- Forgetting that I promised to keep a secret, and telling the world — in front of the person to whom I promised I wouldn’t tell
- Behaving in ways that women felt were too familiar or encroaching or sexually intimidating
- Behaving in ways that men (including security guards and police officers) considered threatening, and triggered an aggressive response from them
- Coming across like I was making fun of or deliberately embarrassing family members
I really, really hate this aspect of TBI, especially, and it makes it easier for me to just keep to myself. It’s tough, because I want to be social — who doesn’t? But I do it so poorly, at times, that I feel it’s my responsibility to shield others from my ineptitude.
A wide range of social skills may be affected by an a traumatic brain injury including the ability to have conversations, to interpret and respond to social cues, to show interest in others, to use humour appropriately, and to regulate the volume and tone of voice.
Uh, yah. See above for how my TBI affects communication issues. I generally don’t initiate conversations, and I’m terrible at sustaining them. Good thing I live with very social people who can run interference for me. I usually don’t stray far from them, as I tend to get into trouble with people, when I try to initiate and sustain conversations. At times, I just don’t know what to say. I’m like a little lump of clay that isn’t able to create impressions on others, but can be impressed upon by others. I generally stick with just responding to people’s cues, but even then, I’m often totally lost, and I simply don’t follow. I also am often strangely devoid of interest in other people. Oh, certainly, on a grand cosmic scale, I do care a great deal about what others experience/think/feel, but personally, in my injured brain, part of me just doesn’t care. I want to care (I think), but I just don’t. I’m sorry, world. I just don’t.
I also don’t always use humor appropriately. I usually think I do, but then I find out from others that I don’t. Heaven help me — and everyone around me, who has to put up with my sense of humor when I’m tired.
Regulating my tone of voice is a constant challenge, which is another reason I keep quiet so much. I often use the exact wrong tone – I’m too loud in quiet situations, or too quiet when I’m talking about important things… I sound angry when I’m just riled up… I sound deadpan/stoic when I’m really worked up. In some cases, people I live with have been very afraid of me because my tone was a lot more intense and sounded “hateful” and aggressive, when I was just having a lot of trouble articulating, and I was scared half to death over something. I’m hoping that my family members will learn that my tone doesn’t always match my inner reality, and cut me some slack.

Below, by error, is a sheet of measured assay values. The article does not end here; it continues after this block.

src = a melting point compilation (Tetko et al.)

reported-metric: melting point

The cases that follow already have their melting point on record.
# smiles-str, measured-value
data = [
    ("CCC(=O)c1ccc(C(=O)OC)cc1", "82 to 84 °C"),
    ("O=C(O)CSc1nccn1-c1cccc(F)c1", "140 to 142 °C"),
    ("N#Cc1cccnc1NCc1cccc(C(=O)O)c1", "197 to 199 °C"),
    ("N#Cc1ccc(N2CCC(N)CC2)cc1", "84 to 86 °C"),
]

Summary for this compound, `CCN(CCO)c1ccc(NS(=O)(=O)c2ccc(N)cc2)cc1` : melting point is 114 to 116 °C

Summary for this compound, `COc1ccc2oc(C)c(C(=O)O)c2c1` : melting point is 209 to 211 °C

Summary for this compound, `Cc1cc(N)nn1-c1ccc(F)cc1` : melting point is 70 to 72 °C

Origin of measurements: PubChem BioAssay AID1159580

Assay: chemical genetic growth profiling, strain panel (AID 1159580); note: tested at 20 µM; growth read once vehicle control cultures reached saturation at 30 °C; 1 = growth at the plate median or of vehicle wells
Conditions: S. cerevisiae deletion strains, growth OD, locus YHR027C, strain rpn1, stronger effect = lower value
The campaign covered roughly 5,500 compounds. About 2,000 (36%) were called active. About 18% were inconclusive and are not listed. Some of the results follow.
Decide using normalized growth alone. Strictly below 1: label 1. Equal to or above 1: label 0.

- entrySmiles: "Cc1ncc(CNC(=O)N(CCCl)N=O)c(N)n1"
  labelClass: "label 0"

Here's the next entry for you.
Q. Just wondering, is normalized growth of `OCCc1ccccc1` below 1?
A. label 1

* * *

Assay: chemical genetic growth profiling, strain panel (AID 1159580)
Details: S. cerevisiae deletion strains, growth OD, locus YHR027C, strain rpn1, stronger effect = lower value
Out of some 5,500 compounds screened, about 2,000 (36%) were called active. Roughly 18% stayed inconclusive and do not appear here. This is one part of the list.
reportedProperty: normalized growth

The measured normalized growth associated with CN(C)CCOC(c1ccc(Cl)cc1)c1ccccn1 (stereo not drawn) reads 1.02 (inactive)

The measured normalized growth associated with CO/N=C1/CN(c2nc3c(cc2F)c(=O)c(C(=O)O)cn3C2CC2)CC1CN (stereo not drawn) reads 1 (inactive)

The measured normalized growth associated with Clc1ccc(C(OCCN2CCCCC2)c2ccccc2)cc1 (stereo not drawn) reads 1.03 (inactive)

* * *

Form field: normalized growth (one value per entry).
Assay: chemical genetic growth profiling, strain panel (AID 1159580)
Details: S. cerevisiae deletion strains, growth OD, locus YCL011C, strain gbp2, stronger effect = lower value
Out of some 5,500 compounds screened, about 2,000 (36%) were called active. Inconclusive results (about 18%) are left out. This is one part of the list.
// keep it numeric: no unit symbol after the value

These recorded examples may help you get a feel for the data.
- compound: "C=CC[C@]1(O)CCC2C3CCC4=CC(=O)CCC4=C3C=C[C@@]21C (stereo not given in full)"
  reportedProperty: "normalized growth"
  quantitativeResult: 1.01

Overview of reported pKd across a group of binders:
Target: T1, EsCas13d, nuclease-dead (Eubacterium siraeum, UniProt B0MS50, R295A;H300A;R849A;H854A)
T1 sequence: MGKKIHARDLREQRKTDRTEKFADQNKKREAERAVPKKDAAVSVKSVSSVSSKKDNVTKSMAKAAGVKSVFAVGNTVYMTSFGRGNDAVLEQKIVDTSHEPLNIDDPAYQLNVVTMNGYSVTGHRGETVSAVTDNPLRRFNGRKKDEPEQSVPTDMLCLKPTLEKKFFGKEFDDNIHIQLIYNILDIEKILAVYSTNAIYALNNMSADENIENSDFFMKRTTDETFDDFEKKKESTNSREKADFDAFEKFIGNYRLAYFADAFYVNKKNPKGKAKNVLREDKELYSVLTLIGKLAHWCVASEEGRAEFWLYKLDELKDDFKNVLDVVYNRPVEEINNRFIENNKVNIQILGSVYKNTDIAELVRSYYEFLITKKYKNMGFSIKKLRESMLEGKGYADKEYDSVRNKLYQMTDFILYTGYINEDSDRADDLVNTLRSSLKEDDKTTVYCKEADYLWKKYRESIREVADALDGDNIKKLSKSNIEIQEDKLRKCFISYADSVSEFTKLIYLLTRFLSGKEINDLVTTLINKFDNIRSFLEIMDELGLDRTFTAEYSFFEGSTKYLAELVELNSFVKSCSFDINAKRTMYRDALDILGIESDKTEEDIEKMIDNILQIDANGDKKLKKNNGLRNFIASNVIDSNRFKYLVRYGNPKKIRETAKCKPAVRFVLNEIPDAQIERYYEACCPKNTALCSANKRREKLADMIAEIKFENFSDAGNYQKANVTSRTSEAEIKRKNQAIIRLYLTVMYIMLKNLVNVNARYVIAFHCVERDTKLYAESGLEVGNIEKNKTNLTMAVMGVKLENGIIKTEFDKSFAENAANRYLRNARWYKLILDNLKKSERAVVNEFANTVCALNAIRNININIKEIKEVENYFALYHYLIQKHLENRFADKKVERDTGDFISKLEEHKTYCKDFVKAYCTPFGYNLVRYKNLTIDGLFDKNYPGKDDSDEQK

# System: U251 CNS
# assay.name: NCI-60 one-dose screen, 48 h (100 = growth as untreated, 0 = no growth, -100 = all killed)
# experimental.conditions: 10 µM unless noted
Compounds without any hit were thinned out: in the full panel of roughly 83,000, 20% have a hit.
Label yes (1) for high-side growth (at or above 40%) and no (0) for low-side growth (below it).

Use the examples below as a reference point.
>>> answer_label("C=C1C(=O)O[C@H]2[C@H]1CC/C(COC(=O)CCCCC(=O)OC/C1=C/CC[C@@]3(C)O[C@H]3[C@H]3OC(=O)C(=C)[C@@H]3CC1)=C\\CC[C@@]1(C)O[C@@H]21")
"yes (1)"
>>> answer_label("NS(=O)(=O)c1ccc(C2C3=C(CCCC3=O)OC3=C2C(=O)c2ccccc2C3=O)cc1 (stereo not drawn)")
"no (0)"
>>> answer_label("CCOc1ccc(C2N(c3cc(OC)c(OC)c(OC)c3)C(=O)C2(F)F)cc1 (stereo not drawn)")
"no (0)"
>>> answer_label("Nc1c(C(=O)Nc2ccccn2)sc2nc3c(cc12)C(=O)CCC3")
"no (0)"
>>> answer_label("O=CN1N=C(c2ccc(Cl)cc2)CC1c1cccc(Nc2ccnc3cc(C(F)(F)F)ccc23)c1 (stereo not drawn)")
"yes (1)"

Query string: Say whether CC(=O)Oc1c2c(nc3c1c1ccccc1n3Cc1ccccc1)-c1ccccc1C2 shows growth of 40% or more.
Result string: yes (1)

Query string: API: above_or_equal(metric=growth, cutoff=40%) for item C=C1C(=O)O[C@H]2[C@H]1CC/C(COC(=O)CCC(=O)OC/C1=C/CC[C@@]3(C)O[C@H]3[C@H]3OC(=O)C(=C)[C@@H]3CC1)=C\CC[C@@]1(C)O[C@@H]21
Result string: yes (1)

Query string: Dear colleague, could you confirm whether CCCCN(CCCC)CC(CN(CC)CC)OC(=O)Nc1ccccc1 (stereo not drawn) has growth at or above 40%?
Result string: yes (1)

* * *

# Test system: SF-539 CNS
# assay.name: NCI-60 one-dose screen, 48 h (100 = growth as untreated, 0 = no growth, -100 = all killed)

Depression in an individual with brain injury is a very common emotional consequence that usually comes some time after the injury. Signs of depression include lack of motivation, loss of sexual drive, sleep disturbance and tearfulness.
Okay, here’s one of my pet peeves — interpreting neurological processes with emotional ones. Lack of motivation is not necessarily depression-related, nor is loss of sexual drive, sleep disturbance, or tearfulness. There are a host of neurological reasons why all these can occur, and the fact that they’re commonly lumped together under “depression” tells me that there are probably a lot of people walking around with neurological issues that could be possibly addressed with occupational therapy or other coping mechanisms, but they’re being medicated, instead.
Unraveling neurological issues from psychological ones is in the Top Ten Things I Hope to Promote in This Blog. Calling our neurological, TBI-related issues “psychological” ones and addressing them with drugs just empowers the pharmaceutical companies, not the people who have to live their lives. Don’t get me wrong — I have nothing against a quality pharmaceutical solution. But too often pills are pushed as a solution, when they just add to a problem — like Prozac making certain people suicidal.